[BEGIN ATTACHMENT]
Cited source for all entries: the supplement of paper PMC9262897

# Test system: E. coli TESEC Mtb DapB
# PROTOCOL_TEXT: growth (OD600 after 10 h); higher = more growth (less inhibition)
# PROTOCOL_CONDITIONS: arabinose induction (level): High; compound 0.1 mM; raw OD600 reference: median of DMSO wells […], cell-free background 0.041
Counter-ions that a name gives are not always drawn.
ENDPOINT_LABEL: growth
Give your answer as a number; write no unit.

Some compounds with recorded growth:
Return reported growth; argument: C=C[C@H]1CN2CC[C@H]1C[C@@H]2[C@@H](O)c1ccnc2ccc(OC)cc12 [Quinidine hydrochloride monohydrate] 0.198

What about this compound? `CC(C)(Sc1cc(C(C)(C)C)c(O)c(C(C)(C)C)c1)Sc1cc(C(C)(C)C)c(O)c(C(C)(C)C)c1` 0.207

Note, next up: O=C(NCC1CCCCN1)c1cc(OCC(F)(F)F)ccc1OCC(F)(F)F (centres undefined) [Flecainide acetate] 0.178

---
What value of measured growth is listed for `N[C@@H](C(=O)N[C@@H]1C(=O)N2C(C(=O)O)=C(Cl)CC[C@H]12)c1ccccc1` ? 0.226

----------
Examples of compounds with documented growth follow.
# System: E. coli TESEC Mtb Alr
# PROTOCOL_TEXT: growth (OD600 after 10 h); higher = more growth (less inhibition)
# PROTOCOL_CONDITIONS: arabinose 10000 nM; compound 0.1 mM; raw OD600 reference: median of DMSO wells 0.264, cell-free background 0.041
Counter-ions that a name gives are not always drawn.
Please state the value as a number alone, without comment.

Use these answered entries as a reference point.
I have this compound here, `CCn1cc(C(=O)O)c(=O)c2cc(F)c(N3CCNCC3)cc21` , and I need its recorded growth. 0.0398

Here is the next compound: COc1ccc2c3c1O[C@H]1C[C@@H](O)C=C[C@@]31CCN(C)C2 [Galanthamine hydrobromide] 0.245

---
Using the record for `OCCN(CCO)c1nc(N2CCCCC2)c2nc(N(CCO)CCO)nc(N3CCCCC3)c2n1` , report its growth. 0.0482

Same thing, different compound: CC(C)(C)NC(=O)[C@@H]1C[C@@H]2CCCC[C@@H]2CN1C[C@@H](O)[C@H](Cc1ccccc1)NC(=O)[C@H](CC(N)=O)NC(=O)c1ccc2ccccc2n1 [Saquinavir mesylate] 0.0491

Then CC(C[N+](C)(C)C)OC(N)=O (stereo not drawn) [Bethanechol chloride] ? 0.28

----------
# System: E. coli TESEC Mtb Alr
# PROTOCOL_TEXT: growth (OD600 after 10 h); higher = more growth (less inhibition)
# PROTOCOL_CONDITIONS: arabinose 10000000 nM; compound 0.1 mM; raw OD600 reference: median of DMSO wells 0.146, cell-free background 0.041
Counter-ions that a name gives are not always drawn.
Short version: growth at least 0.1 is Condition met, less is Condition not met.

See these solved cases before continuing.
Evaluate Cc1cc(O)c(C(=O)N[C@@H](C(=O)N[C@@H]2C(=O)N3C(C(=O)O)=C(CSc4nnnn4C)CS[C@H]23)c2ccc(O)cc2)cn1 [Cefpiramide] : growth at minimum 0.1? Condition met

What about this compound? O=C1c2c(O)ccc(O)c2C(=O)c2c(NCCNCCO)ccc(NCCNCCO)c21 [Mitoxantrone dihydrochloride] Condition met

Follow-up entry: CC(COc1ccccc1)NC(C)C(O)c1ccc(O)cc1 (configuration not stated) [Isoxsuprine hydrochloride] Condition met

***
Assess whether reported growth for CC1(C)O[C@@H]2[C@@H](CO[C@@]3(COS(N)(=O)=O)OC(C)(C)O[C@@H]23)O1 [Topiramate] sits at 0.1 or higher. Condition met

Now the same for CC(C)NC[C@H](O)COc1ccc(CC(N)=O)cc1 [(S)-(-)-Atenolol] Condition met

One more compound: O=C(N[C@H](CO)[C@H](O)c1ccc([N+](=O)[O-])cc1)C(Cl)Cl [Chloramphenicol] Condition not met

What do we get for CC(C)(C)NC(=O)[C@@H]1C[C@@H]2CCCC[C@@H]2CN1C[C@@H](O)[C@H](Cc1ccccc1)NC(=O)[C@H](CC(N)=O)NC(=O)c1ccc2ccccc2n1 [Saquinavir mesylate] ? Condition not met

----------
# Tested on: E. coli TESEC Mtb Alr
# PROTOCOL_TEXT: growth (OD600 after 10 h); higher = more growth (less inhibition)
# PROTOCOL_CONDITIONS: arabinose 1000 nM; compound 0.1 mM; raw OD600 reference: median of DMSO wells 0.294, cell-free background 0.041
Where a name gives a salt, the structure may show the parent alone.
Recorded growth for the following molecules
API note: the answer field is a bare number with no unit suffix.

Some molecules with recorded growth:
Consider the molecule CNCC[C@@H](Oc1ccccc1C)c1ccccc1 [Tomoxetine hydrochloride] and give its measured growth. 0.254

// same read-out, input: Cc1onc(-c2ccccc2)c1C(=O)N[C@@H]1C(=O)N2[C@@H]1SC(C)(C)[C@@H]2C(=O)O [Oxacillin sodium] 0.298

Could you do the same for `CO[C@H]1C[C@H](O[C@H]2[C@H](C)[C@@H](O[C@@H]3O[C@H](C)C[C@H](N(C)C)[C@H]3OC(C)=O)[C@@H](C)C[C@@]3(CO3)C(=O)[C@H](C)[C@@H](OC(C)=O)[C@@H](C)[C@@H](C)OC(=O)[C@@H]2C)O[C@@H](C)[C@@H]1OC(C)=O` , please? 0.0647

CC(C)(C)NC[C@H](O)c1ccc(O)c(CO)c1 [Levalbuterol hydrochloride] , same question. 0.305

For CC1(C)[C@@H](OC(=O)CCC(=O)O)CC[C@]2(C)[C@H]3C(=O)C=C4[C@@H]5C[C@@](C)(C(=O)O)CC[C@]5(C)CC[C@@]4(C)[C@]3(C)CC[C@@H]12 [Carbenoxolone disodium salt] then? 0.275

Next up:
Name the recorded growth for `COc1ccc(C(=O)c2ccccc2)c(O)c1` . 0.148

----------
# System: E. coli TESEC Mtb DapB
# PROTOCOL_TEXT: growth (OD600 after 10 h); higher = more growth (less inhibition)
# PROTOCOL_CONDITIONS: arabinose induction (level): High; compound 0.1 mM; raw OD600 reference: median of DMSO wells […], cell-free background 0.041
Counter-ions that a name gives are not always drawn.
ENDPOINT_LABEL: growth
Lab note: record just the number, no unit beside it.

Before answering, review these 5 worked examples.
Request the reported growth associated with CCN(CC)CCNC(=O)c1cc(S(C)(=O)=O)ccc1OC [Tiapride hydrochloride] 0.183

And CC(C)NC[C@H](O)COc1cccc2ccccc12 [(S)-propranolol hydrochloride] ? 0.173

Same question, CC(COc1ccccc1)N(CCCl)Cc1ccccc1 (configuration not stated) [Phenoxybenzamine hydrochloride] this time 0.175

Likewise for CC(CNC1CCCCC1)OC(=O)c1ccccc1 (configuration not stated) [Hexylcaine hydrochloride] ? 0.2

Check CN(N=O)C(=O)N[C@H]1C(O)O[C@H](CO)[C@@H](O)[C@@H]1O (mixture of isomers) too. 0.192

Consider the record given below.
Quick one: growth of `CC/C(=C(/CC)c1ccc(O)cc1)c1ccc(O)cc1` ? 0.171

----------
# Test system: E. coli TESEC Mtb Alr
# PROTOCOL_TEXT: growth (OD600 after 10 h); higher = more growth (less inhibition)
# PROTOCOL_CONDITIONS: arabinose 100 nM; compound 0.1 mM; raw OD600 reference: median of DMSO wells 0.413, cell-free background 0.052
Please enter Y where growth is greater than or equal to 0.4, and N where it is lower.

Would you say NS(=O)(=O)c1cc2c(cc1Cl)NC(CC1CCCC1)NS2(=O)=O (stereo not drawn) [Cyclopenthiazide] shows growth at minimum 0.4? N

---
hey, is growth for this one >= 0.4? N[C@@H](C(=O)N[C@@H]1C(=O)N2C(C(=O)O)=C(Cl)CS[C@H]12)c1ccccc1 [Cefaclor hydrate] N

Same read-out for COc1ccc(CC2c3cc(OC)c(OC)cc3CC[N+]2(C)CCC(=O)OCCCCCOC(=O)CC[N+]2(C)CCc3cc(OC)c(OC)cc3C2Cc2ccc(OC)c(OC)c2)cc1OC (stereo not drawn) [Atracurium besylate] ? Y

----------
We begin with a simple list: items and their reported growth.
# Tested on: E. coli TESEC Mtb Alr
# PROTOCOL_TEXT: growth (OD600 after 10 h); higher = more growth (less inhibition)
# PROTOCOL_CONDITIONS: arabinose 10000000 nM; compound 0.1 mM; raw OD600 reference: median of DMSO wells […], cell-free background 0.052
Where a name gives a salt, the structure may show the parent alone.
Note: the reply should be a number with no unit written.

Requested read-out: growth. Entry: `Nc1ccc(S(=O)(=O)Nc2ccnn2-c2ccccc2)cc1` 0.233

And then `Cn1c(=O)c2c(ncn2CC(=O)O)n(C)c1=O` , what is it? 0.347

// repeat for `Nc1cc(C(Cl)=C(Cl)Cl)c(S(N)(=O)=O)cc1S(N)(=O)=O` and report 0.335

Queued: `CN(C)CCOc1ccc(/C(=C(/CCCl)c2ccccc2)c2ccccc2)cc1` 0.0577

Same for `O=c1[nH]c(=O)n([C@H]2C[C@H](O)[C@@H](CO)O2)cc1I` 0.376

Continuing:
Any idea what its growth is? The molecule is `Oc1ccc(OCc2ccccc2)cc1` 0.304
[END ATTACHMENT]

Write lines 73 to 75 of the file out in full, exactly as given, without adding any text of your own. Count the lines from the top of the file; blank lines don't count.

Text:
----------
# Test system: E. coli TESEC Mtb Alr
# PROTOCOL_TEXT: growth (OD600 after 10 h); higher = more growth (less inhibition)